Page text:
author = "Jessica Colliver and Allan Wang and Brendan Joss and Jay Ebert and E. Koh and W. Breidahl and Tim Ackland",
    year = "2016",
    month = "4",
    doi = "10.1016/j.jse.2015.09.019",
    language = "English",
    volume = "25",
    pages = "536--542",
    journal = "Journal of Shoulder and Elbow Surgery",
    issn = "1058-2746",
    publisher = "Mosby International",
    number = "4",

    }

    TY - JOUR

    T1 - Early postoperative repair status after rotator cuff repair cannot be accurately classified using questionnaires of patient function and isokinetic strength evaluation

    AU - Colliver, Jessica

    AU - Wang, Allan

    AU - Joss, Brendan

    AU - Ebert, Jay

    AU - Koh, E.

    AU - Breidahl, W.

    AU - Ackland, Tim

    PY - 2016/4

    Y1 - 2016/4

    N2 - © 2016 Journal of Shoulder and Elbow Surgery Board of Trustees. Background: This study investigated if patients with an intact tendon repair or partial-thickness retear early after rotator cuff repair display differences in clinical evaluations and whether early tendon healing can be predicted using these assessments. Methods: We prospectively evaluated 60 patients at 16 weeks after arthroscopic supraspinatus repair. Evaluation included the Oxford Shoulder Score, 11-item version of the Disabilities of the Arm, Shoulder and Hand, visual analog scale for pain, 12-item Short Form Health Survey, isokinetic strength, and magnetic resonance imaging (MRI). Independent t tests investigated clinical differences in patients based on the Sugaya MRI rotator cuff classification system (grades 1, 2, or 3). Discriminant analysis determined whether intact repairs (Sugaya grade 1) and partial-thickness retears (Sugaya grades 2 and 3) could be predicted. Results: No differences (P <.05) existed in the clinical or strength measures. Although discriminant analysis revealed the 11-item version of the Disabilities of the Arm, Shoulder and Hand produced a 97% true-positive rate for predicting partial thickness retears, it also produced a 90% false-positive rate whereby it incorrectly predicted a retear in 90% of patients whose repair was intact. The ability to discriminate between groups was enhanced with up to 5 variables entered; however, only 87% of the partial-retear group and 36% of the intact-repair group were correctly classified. Conclusions: No differences in clinical scores existed between patients stratified by the Sugaya MRI classification system at 16 weeks. An intact repair or partial-thickness retear could not be accurately predicted. Our results suggest that correct classification of healing in the early postoperative stages should involve imaging. Level of evidence: Basic Science Study, Validation of Patient Reported Outcome Instruments.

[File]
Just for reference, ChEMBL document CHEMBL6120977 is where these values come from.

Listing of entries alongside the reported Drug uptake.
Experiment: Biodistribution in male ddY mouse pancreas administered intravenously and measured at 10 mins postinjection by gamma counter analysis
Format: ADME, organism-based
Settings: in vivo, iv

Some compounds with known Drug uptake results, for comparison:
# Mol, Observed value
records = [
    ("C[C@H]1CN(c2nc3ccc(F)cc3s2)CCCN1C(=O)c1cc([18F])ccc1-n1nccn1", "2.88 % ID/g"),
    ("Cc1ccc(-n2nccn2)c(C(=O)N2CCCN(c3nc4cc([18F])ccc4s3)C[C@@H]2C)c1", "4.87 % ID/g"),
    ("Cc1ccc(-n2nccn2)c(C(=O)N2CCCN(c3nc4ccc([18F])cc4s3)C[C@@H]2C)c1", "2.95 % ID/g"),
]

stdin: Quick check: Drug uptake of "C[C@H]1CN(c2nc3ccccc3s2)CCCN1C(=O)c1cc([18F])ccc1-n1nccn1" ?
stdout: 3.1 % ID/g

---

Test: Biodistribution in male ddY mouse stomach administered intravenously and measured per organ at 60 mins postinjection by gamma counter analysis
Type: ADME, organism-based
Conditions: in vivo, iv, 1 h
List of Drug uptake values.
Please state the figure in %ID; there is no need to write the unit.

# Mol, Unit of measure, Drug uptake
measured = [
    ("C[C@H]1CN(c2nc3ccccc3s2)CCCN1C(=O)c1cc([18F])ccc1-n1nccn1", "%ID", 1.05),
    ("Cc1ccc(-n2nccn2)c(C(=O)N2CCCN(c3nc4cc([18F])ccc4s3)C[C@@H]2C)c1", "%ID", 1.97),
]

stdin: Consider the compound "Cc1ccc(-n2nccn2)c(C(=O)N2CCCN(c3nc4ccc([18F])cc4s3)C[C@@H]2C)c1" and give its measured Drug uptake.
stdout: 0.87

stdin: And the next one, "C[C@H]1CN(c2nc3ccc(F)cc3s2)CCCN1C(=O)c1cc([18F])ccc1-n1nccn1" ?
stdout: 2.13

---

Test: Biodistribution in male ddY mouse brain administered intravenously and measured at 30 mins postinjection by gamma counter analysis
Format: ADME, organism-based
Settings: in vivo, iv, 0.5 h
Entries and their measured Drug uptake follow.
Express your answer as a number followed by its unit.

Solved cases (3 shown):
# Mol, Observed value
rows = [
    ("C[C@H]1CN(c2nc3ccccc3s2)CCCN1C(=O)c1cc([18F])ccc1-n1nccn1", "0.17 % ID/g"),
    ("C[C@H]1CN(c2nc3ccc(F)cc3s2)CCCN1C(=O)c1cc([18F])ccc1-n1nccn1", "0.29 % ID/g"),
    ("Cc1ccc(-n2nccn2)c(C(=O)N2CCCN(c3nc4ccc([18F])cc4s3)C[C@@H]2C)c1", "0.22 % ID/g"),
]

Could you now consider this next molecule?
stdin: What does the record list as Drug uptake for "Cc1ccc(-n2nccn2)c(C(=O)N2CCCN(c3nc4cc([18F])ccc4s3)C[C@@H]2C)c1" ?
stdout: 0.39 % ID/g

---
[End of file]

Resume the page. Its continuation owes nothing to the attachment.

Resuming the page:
AB - © 2016 Journal of Shoulder and Elbow Surgery Board of Trustees. Background: This study investigated if patients with an intact tendon repair or partial-thickness retear early after rotator cuff repair display differences in clinical evaluations and whether early tendon healing can be predicted using these assessments. Methods: We prospectively evaluated 60 patients at 16 weeks after arthroscopic supraspinatus repair. Evaluation included the Oxford Shoulder Score, 11-item version of the Disabilities of the Arm, Shoulder and Hand, visual analog scale for pain, 12-item Short Form Health Survey, isokinetic strength, and magnetic resonance imaging (MRI). Independent t tests investigated clinical differences in patients based on the Sugaya MRI rotator cuff classification system (grades 1, 2, or 3). Discriminant analysis determined whether intact repairs (Sugaya grade 1) and partial-thickness retears (Sugaya grades 2 and 3) could be predicted. Results: No differences (P <.05) existed in the clinical or strength measures. Although discriminant analysis revealed the 11-item version of the Disabilities of the Arm, Shoulder and Hand produced a 97% true-positive rate for predicting partial thickness retears, it also produced a 90% false-positive rate whereby it incorrectly predicted a retear in 90% of patients whose repair was intact. The ability to discriminate between groups was enhanced with up to 5 variables entered; however, only 87% of the partial-retear group and 36% of the intact-repair group were correctly classified. Conclusions: No differences in clinical scores existed between patients stratified by the Sugaya MRI classification system at 16 weeks. An intact repair or partial-thickness retear could not be accurately predicted. Our results suggest that correct classification of healing in the early postoperative stages should involve imaging. Level of evidence: Basic Science Study, Validation of Patient Reported Outcome Instruments.

    U2 - 10.1016/j.jse.2015.09.019

    DO - 10.1016/j.jse.2015.09.019

    M3 - Article

    VL - 25

    SP - 536

    EP - 542

    JO - Journal of Shoulder and Elbow Surgery

    JF - Journal of Shoulder and Elbow Surgery

    SN - 1058-2746

    IS - 4

    ER -